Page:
Ground Floor: Choekhey, Dzongkha and Sanskrit texts along with 3 different editions of Buddhist Canon. A showcase in the reading room contains “Bhutan: A visual Odyssey” (largest published book on Bhutan). The book weighs over 60 kilos and is 5x7 feet in dimensions. The ground floor has 8 chortens signifying major events in Buddha’s life along with beautiful murals made by Kagyu alters. Pay attention to the crossbeams they have mantras written on them.
The 1967 National Library of Thimphu.
Hosts the largest collection of books in Bhutan
Photo Source: www.library.gov.bt
First floor: works on Gelung and Sakya traditions of Tibet and work by famous authors on arts, medicine, poetry and grammar are displayed. Pay attention a series of books bound in blue, these are extremely rare books called Southern Treasures that were discovered in a cave near Paro. The alter on the wall has huge paintings of Zhabdung Ngawang, Padmasamambhava and Pema Ligpa (3 of Buddhist icons). Murals of Buddhas and Taras are also displayed.
Second Floor: Buddhism has an intimate tantric connect and the second floor contains ample evidence of that. There are books about 100,000 tantras of ancient traditions and a collection of oral instructions by important tantric gurus. The altar on this floor has images of three Boddhisattvas and the murals are of Jampelyang, avalokiteshvara and Vajrapani.
Top Floor: If you are not a book lover, you will still be fascinated by the letter displayed on the top floor…the letter is sent from Druk Desi to British army person Samuel Turner, back in 1783. Text excerpts from ancient printing presses in Nathang and Derge are also displayed. Along with intricately carved wooden blocks used for carving the books. Interestingly, the Tibetan style books are made from handmade paper that is stacked high between wood pieces and the cover is made of pure silk cloth. The altar on the back has Shakyamuni Buddha with 48 smaller Buddhas around it.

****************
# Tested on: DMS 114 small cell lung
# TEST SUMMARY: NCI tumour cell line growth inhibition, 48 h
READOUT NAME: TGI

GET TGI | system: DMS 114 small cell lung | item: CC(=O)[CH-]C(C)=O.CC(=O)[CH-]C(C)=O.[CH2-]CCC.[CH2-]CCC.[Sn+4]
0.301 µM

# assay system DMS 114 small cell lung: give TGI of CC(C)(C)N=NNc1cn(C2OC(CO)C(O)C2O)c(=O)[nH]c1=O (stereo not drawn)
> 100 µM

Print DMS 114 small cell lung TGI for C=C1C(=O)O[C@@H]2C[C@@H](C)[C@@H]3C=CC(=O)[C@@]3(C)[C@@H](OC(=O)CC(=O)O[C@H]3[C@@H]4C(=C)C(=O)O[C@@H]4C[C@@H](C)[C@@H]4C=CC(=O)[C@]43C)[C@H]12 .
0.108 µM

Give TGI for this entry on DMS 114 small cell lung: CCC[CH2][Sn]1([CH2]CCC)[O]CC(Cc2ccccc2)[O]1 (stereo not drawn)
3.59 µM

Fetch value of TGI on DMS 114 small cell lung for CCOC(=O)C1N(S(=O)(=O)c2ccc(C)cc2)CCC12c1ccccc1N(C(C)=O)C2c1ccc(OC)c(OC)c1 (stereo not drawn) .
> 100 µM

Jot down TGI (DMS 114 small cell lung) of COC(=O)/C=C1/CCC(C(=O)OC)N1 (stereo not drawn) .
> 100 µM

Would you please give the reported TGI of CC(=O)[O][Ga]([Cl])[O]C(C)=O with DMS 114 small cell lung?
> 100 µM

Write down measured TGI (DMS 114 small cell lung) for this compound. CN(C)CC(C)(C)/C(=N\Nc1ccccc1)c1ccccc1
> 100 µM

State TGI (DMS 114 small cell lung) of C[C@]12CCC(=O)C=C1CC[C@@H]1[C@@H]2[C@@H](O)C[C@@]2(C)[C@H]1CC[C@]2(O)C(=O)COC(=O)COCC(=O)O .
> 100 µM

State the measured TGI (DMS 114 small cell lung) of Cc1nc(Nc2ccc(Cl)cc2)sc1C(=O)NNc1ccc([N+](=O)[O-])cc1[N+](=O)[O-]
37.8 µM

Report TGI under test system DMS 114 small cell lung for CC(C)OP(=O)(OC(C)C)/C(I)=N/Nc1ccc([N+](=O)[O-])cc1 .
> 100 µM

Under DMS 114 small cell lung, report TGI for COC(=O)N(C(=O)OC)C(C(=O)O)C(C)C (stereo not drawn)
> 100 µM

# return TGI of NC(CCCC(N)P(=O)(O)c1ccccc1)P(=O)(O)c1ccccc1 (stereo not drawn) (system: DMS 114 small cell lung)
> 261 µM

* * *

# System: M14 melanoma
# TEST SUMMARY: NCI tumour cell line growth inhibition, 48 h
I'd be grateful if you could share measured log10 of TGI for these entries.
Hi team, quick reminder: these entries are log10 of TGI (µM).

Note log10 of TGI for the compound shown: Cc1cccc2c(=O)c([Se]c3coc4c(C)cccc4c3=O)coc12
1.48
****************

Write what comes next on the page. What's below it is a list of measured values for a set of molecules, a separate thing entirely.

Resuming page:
National Institute for Zorig Chusum
Timing: 9 a.m. to 5 p.m.
A good place to go to if you are genuinely interested in the art of painting. This is the best painting institute in Bhutan and provides instructions in 13 kinds of traditional art (these are an integral part of Bhutanese culture).
You can find demonstrations of all kinds of painting here starting from furniture to thangkas to religious murals to canvas paintings to woodcarvings like statues and bowls) and clay sculpture. If you love photography, then you wouldn’t be able to put your camera away as the students create wonders with their hands. If you see the temples and Dzongs in Bhutan, each of them is filled with beautiful murals and paintings and this is precisely what students of this institute are trained to do in future.
The exquisitely designed displays:
They are mostly handiwork of the students
There is no guide so you can wander around and explore for yourself. However not all students are interested in discussions (quite understandably, tourists are a distraction for them). There is a shop where you can buy work made by the students at reasonable prices.
Junghai Handmade Paper Factory
Namtag Lam, Thimphu, Bhutan. Entry: Free
Phone: +975 17 60 03 95
If you like craft, then you would like a visit to the Junghi Paper Factory Thimphu Unit even if you do not make it to the other unit in Jiminia (this one is 22 km away and produces recycled paper). The paper produced here is manufactured from natural plants (primarily Daphne that is insect resistant and chilli and hemp plants) and the paper goes on to be used in hand carry bags, envelopes, calendars, lampshades etc. Such is the loveliness of paper that every scribbled note becomes a pretty memento.
Incidentally this is a relatively new establishment as it was founded in 1990 by Ministry of Trade and Industry. The name Jungshi means natural. The paper products are exported to Japan, Nepal, India, USA and Europe. There is a shop inside from where you can buy paper products, lampshades, notebooks etc.